We offer a wide variety of carefully selected, pre-mixed clays from reputable manufacturers: Standard Clay Co. of Pennsylvania; Tucker's Pottery Supply from Ontario, Canada, and Laguna Clay of California. We've provided Standard Clay for over 20 years to our customers who have come to depend on its quality and variety for all their production needs. Packaged as two 25 lb. blocks per 50 lb. box, each block is pugged, de-aired and sealed in plastic. Boxes are clearly marked with name, cone rating, batch # and date. Certified AP Non-Toxic in its moist form, Standard Clay is a favorite with schools and potters alike. Tucker's Clay is the most thoroughly tested and monitored moist clay we've found on the market, with technical support that is second to none. Their wide variety of bodies and firing ranges insures a clay to meet everyone's needs. Tucker's formulas have been Certified AP Non-Toxic in their moist form, and are sure to become a favorite for schools and studios alike. Packaged as two 22 lb. de-aired pugs in heavy duty plastic bags per 44 lb. box & in stock now at our Kingston, NY warehouse, you owe it to yourself to try Tucker's Clay! Laguna Clay had its inception in 1976 California and now has manufacturing facilities in City of Industry, CA, Byesville, OH and Oviedo, FL. Packaged as two 25 lb. blocks per 50 lb. box, each block is pugged, de-aired and sealed in plastic.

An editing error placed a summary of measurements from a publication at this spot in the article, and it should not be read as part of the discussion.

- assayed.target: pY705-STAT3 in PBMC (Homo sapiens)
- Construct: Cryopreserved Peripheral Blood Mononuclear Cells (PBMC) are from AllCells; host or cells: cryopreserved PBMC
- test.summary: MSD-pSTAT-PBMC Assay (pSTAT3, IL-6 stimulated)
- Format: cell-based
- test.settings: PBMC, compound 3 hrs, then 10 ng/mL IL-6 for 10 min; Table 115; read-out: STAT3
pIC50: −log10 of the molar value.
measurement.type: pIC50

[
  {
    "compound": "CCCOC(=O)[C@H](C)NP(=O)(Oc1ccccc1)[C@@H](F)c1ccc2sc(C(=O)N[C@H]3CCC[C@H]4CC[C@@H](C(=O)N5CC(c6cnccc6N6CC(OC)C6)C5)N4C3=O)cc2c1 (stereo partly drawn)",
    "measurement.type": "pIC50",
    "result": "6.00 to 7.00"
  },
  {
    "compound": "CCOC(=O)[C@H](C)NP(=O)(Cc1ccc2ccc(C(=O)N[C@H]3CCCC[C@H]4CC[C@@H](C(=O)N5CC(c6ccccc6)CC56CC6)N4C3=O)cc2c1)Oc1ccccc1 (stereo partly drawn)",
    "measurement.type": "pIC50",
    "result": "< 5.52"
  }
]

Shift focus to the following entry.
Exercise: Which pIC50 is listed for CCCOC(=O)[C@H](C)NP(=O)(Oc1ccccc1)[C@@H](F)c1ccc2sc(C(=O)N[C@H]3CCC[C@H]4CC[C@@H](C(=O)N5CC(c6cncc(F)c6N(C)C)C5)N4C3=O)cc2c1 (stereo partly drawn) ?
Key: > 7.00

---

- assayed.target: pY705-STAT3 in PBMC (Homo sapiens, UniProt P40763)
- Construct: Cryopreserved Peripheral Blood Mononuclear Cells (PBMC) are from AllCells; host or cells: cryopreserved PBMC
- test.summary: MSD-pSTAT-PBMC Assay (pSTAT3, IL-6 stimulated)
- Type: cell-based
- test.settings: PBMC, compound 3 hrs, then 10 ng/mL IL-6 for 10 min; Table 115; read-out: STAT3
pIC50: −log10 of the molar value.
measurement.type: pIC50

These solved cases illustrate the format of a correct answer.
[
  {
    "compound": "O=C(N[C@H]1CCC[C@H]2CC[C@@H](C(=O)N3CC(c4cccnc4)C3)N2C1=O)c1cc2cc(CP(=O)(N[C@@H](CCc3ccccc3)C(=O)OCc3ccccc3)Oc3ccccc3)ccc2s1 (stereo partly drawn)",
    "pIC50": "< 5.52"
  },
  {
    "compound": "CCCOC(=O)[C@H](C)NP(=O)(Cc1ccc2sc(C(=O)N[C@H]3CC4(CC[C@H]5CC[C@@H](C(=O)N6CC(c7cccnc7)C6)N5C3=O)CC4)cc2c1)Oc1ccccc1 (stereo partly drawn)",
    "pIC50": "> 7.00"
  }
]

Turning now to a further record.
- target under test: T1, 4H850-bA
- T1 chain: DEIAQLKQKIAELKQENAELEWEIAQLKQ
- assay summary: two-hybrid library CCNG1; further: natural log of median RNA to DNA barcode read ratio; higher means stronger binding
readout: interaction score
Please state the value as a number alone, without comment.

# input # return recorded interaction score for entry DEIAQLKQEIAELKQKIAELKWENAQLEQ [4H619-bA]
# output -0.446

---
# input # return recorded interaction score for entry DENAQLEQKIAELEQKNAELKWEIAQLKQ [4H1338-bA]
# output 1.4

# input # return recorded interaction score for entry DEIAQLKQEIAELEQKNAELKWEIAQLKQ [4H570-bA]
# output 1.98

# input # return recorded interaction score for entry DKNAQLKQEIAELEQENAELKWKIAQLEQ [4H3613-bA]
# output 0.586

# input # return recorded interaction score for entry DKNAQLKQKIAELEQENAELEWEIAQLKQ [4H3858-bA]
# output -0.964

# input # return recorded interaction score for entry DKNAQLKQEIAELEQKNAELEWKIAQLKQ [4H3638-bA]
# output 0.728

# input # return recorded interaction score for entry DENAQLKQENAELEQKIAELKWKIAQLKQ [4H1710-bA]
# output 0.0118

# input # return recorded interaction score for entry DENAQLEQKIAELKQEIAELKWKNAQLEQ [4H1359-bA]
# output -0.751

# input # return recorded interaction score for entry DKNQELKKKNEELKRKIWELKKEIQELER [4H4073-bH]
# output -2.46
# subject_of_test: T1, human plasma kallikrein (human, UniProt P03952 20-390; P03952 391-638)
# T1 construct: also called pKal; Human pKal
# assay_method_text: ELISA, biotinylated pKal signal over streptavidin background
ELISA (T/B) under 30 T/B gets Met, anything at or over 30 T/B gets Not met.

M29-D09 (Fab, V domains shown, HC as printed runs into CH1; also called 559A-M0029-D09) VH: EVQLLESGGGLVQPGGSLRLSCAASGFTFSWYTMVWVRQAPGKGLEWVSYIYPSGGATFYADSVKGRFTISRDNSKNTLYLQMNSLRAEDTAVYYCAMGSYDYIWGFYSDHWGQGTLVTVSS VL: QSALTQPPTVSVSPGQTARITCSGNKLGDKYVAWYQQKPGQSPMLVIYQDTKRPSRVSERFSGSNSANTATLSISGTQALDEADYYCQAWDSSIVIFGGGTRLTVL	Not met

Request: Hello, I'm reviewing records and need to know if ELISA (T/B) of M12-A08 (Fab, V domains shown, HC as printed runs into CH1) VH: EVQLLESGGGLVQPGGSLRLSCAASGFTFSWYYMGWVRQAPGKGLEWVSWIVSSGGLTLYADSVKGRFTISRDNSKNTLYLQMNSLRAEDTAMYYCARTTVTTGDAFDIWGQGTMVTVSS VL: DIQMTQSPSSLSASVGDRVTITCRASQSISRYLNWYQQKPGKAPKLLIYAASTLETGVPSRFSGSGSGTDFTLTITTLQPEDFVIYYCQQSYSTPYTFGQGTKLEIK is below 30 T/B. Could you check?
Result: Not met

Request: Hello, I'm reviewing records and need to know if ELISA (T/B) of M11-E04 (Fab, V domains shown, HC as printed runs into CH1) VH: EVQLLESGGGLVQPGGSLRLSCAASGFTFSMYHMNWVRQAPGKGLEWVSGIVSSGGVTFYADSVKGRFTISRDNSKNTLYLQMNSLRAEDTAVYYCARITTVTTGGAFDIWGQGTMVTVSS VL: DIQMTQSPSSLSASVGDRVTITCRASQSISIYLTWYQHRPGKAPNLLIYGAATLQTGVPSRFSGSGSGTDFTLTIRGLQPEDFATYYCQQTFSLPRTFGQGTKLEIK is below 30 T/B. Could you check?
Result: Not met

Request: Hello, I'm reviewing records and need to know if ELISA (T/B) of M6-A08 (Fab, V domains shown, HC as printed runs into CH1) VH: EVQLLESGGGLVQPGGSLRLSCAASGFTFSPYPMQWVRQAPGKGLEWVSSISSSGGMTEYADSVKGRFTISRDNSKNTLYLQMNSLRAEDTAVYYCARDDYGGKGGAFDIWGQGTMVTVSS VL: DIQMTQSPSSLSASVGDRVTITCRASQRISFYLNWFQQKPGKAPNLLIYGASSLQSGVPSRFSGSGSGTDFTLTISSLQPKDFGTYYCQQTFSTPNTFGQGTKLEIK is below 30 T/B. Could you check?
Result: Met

When choosing a clay, first determine what temperature range you will be firing. The temperature range you select is determined by the type of work you do and the equipment available to you. There are three basic temperature ranges: Low Fire/Earthenware Cone 06-3 (1850°F-2135°F) Mid Range/Stoneware & Porcelain Cone 4-7 (2160°F-2290°F) High Fire/Stoneware & Porcelain Cone 8-10 (2315°F-2380°F) *NOTE: High Fire clay bodies are often described as having a "wide firing range" (eg. Cone 2-10). Any clay body can be fired below its maturation point for various reasons, however it may not be suitable for functional ware when underfired in this manner. A High Fire clay may have a 2% absorption rating at C/10, but 6% or more at C/4. For functional work, a general guideline is that absorption should be 3% or less for stoneware and 1% or less for porcelain. A clay that is too porous will tend to absorb excess moisture and contaminants during use. Underfired clay bodies also tend to have more glaze/body fit problems such as crazing. A crazed glaze allows moisture and contaminants to seep through into the underlying clay and become trapped, causing premature weakening of the piece and possible bacterial growth if food items are involved. We have found that using glazes and clays formulated to mature at the same temperature reduces the occurrence of some of these problems when durable, functional work is desired.
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